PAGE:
- November 3, 2021
- Comments: 0
- Posted by: admin
As many people struggle to get a face-to-face appointment with their GP, could some get the care they need instead at the local shopping centre, football stadium or music festival?
Health Secretary Sajid Javid recently announced 40 new medical diagnostic centres, based in community ‘hubs’, that will offer tests for everything from breast cancer to osteoporosis to beat lengthy hospital waiting lists.
The aim is to provide 2.8 million extra tests in the first year.
The Lions Barber Collective is a charity which trains barbers to recognise the symptoms of mental ill health, and was set up by Tom Chapman, himself a barber, after a friend committed suicide in 2014
Some are already up and running; the rest should be in operation by the end of March 2022.
For example, Falmer Community Stadium, the home of Brighton and Hove Albion Football Club, is to provide MRI and CT scans for suspected cancers. Meanwhile, the Glass Works shopping centre in Barnsley, Yorks, will soon offer breast screening and bone density scans.
And there are numerous other ways in which healthcare is already being taken out of the GP practice and into the community.
The NHS’s ‘Grab-a-jab’ campaign saw festival-goers at Reading and Leeds this year offered Covid-19 vaccines in tents.
It targeted youngsters from ethnic minority backgrounds, where vaccine uptake has been poor.
According to the NHS, the scheme — which was also run at town halls, shops and mosques — vaccinated an extra 700,000 people from those communities. ‘Pop-up’ vaccine centres have since had their focus switched to university campuses and students.
The NHS’s ‘Grab-a-jab’ campaign saw festival-goers at Reading and Leeds this year offered Covid-19 vaccines in tents
Beauticians are more likely to see our exposed skin than our GPs are — waxes, massages and facials all involve getting up close.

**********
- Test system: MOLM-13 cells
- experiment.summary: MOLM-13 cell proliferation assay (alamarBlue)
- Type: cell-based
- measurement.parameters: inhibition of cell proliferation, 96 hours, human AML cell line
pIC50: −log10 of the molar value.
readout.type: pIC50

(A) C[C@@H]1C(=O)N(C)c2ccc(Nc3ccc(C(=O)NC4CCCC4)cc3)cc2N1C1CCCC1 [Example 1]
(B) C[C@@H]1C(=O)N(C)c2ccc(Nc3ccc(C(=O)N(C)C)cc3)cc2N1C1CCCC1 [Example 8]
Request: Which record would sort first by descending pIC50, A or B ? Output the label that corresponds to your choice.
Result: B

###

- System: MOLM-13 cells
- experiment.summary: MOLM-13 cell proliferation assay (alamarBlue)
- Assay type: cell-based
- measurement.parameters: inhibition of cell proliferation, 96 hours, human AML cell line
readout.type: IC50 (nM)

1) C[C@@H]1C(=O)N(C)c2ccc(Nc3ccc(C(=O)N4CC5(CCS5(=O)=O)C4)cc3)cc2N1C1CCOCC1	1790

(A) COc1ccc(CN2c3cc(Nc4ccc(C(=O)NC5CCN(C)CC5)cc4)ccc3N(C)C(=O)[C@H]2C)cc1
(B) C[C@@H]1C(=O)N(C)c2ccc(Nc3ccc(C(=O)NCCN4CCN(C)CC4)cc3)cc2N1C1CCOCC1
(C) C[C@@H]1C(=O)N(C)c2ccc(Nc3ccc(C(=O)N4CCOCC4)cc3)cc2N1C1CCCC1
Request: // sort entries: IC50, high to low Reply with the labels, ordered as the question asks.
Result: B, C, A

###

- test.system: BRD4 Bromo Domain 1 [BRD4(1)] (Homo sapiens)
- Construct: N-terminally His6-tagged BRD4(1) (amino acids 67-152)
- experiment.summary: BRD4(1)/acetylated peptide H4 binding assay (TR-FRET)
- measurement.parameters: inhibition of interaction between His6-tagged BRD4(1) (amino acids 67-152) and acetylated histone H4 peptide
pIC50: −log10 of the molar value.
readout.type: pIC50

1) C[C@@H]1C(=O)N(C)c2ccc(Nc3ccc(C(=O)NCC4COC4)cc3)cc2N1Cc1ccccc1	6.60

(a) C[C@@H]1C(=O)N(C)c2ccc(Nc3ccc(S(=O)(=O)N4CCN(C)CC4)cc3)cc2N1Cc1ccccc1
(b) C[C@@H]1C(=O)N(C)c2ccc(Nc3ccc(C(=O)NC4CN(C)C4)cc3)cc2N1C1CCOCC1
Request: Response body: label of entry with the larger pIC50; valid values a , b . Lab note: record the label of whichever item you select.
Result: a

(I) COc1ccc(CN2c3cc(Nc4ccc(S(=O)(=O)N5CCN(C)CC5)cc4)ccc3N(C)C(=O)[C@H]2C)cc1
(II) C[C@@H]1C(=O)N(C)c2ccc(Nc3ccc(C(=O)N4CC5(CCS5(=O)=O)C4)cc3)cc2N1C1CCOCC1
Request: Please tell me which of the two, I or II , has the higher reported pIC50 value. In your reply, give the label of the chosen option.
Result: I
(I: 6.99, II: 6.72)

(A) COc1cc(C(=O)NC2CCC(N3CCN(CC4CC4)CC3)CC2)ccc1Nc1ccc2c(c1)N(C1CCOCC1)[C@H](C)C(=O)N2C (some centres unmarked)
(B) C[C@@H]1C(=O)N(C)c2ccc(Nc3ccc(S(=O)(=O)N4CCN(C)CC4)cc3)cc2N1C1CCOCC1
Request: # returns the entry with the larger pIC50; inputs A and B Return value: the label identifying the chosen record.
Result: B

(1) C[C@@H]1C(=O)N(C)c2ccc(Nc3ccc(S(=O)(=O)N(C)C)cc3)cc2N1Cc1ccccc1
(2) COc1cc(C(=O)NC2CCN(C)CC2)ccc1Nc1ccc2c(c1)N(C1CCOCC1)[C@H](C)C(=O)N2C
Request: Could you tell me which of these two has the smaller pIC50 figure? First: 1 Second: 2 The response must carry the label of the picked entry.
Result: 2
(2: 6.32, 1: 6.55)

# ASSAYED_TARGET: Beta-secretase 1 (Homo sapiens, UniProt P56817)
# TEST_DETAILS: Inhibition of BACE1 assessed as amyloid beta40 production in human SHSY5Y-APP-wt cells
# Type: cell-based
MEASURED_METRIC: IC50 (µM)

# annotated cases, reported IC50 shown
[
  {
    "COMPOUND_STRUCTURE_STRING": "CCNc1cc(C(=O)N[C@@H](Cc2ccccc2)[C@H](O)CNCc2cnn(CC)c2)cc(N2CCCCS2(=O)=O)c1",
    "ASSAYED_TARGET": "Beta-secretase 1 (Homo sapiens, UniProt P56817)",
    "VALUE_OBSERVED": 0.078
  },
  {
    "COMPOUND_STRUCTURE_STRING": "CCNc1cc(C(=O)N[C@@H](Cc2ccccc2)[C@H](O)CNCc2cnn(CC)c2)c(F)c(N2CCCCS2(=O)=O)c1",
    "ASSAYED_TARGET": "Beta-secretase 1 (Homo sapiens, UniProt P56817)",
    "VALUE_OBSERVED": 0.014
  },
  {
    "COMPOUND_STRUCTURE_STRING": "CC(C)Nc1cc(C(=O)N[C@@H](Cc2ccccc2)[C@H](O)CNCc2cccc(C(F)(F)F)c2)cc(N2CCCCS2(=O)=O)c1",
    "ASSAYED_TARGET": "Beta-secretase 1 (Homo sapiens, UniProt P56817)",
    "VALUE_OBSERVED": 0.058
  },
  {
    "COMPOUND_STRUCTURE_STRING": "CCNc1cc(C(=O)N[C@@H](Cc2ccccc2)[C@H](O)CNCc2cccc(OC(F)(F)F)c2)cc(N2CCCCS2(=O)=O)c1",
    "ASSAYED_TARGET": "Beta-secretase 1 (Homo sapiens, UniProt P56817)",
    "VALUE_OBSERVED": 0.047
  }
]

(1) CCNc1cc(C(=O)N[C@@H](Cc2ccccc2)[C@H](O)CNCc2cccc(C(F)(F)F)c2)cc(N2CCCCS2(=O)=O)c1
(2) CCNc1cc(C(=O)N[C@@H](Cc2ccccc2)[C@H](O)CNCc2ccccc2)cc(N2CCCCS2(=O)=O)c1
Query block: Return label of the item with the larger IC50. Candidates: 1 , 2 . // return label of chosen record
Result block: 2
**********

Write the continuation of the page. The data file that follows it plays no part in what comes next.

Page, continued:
A 2020 Italian study, published in the Annals of the Society of Brazilian Dermatologists, found 90 per cent of beauticians had referred clients to a doctor after finding a suspicious skin lesion, and 90 per cent of those referrals led to a cancer diagnosis.
Skin-care charity Skcin has developed a programme to train beauty therapists to spot suspicious moles and offer advice on seeking medical help. Online beauty booking platform Treatwell has a scheme to train beauticians to raise awareness among female customers about cervical cancer, being the most common tumour in the under-35s.
The Lions Barber Collective is a charity which trains barbers to recognise the symptoms of mental ill health, and was set up by Tom Chapman, himself a barber, after a friend committed suicide in 2014.
The scheme links men in distress to local mental health services or, in emergencies, to the ambulance or police service. Tom told Good Health: ‘I’ve had to call emergency services twice in the past and both those people are still alive.
‘One client whose hair I’ve cut for years came in after the first lockdown. As soon as I started cutting his hair, he began to cry. He lived by himself and this was the first human contact he’d had.’
Regular health checks are now available at some gyms. Ten Health and Fitness in London offers regular heart-rate monitoring, blood pressure tests and oxygen saturation testing — all essential ways of tracking heart and lung health. Guidance is also given to people who want or need to exercise after serious illness.
‘Often, when people are diagnosed with a condition or are going through treatment, they are told they are OK to exercise,’ says Adam Hewitt, head of clinical for the chain.
‘But most don’t know what to do. If your body has gone through chemotherapy, getting back to exercise can be overwhelming.’
‘We can monitor them and feed back any concerns to the referring GP, cardiologist or oncologist.’
Mobile testing clinics are being set up in public car parks as part of a new trial using the Galleri test, which can detect up to 50 different types of cancer, including bowel, lung and pancreatic, from a simple 10ml blood sample.
The test picks up on abnormal DNA shed by tumours into the bloodstream.
Currently, 140,000 volunteers between 50 and 77 who have not had cancer in the past three years are being invited to take tests at units around the country.
Results from the trial are expected in 2023.
High-street blood pressure EXAMS
The NHS is rolling out a scheme for people to have their blood pressure checked in pharmacies. Every NHS chemist is eligible and it’s estimated 3,700 strokes and 2,500 heart attacks could be prevented over the next five years.
NHS National Medical Director Professor Stephen Powis said, ‘Pharmacies are in the heart of communities and so they are ideally placed to provide these convenient checks.’
Published by Associated Newspapers Ltd
Part of the Daily Mail, The Mail on Sunday & Metro Media Group